What's New: Aspartame in Milk?
A push to get the FDA to allow chemical sweeteners in dairy products
We like to celebrate the occasional gratuitous kitchen product or cooking tool splurge with "What's New," but sometimes food news pops up that seems important (or bizarre) enough to share.
And since so many of us drink milk (good job, Milk ads
), we figured this might be one of them. An article posted on Delish.com
describes recent efforts by the National Milk Producers Federation and the International Dairy Association to get the federal government to allow “any safe and suitable” sweetener into milk and “17 other dairy products.” And they don’t seem to want you to know about it.
Milk Bottle image via Shutterstock
Not that they’re trying to spike your 2% with gratuitous Equal. In fact, the petition is really aimed at kids. It seeks to change the current milk standard to allow for “characterizing flavoring ingredients used in milk”—those add-ins that make milk seem tastier, chocolatier, maybe even a bit cooler—“to be sweetened with any safe and suitable sweetener—including non-nutritive sweeteners such as aspartame.”
We’re not trying to reject artificial sweeteners outright (full confession: the office is ridiculously well stocked with Splenda). But the implication that aspartame and its chemical ilk are 100% safe, and that we’ve all agreed and high-fived on this, is a bit bold. Then again, Cancer.org seems to say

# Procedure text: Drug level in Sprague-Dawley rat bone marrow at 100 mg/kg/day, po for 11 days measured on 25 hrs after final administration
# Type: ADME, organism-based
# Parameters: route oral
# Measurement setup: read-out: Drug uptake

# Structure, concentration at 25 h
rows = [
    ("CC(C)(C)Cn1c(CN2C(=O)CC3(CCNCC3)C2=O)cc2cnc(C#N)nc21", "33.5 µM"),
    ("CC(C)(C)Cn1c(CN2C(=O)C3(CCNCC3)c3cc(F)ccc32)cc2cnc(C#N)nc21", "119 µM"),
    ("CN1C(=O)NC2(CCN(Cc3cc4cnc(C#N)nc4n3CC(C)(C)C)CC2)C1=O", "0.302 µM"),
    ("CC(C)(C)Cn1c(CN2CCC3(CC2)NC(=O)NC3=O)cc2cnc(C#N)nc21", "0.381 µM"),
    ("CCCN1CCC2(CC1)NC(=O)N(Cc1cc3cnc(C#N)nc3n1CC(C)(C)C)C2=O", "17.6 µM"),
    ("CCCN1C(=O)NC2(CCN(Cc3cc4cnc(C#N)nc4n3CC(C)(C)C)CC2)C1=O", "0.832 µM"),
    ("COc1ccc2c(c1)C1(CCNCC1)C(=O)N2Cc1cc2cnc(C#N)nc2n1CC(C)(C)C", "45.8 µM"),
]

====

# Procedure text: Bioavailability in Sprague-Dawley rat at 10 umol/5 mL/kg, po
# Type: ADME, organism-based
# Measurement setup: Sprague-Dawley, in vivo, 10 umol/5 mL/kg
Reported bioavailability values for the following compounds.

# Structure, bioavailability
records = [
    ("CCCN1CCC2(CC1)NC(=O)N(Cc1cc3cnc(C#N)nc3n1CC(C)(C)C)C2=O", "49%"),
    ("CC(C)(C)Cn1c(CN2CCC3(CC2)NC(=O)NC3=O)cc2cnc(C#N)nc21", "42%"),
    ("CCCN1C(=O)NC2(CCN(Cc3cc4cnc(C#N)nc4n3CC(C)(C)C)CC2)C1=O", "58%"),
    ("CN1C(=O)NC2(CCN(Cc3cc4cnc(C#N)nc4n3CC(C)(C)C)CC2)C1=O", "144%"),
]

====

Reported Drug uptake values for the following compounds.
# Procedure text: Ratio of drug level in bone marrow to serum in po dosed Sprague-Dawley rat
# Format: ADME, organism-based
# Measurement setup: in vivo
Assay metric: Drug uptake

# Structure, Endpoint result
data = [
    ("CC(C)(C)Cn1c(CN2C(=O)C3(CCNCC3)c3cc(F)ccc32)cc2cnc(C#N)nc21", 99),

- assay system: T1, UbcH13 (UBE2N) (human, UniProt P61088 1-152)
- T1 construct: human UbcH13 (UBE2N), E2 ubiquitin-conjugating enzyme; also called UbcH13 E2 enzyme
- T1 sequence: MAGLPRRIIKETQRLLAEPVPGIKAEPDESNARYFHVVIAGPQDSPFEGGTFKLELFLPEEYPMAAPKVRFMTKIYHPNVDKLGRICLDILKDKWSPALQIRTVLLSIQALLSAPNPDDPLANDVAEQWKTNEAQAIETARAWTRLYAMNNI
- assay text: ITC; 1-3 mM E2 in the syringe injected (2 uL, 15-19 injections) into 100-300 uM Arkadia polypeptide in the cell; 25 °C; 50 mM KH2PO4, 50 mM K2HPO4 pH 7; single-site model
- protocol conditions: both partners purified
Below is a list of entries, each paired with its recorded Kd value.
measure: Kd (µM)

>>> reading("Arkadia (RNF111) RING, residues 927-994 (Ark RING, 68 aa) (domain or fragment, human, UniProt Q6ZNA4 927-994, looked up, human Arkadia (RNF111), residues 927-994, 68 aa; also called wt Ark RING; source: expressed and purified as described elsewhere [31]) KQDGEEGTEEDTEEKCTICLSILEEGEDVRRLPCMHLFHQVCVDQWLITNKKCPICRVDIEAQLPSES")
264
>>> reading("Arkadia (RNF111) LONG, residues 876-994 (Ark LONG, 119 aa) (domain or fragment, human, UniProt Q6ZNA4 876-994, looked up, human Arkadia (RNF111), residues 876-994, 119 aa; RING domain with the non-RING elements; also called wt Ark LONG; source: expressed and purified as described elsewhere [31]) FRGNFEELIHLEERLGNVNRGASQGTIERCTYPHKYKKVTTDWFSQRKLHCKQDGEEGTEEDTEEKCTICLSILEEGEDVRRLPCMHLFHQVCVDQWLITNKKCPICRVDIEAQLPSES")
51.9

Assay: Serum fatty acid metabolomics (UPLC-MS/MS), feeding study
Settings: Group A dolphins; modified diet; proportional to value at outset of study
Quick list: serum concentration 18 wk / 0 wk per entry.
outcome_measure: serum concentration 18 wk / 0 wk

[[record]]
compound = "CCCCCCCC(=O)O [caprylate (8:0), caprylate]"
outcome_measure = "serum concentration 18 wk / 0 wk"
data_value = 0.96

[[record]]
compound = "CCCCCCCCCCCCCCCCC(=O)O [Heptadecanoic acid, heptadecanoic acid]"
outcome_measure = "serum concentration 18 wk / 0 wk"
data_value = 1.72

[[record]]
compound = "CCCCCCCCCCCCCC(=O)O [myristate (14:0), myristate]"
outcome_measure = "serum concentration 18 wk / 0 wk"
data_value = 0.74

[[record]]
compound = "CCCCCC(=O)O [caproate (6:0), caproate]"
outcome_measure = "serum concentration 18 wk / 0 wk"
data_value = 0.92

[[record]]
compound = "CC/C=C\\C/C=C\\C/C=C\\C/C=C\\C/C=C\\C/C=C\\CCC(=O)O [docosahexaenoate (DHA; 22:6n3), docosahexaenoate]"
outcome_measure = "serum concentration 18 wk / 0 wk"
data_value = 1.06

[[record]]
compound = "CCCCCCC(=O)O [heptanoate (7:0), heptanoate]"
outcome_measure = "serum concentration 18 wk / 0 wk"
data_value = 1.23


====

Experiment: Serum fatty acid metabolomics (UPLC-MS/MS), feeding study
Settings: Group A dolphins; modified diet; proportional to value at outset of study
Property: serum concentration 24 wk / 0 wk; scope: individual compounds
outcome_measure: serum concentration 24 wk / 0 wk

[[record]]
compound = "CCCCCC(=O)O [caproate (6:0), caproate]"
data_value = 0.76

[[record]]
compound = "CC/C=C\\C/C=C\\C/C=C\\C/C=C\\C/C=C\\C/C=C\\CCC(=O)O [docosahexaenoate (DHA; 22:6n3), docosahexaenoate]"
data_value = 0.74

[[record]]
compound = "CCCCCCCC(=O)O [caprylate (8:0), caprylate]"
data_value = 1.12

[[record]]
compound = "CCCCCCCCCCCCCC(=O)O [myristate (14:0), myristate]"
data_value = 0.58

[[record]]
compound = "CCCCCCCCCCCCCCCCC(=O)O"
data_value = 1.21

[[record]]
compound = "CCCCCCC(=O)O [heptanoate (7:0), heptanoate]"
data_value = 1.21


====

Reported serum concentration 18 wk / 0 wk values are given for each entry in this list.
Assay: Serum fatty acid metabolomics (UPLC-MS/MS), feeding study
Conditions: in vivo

aspartame is (so far) proven harmless.
Bolder still might be the claim that “the proposed amendments would promote more healthful eating habits and, ultimately, reduce childhood obesity." Maybe it's more ironic than bold, since the IDFA and NMPF don't actually want to advertise “reduced calorie” on product labels, likely becauase it’ll scare kids away faster than the Boogey man with a fistful of Brussels sprouts.
But how can school-age children known they’re making a “healthy choice” if that choice isn’t stated outright? If it’s effectively hidden from them—and their parents? Clearly there are some questions to answer, and no doubt a lot to be said. The good news: the FDA is accepting public comment
until May 21, 2013. Many people have already weighed in
—apparently tending towards the “hell no” side of the question. But there’s still time for debate. What’s your take? Tell us, or them, and be a part of the process. After all, the results could end up in your next bowl of bran flakes.
Mentioned in this article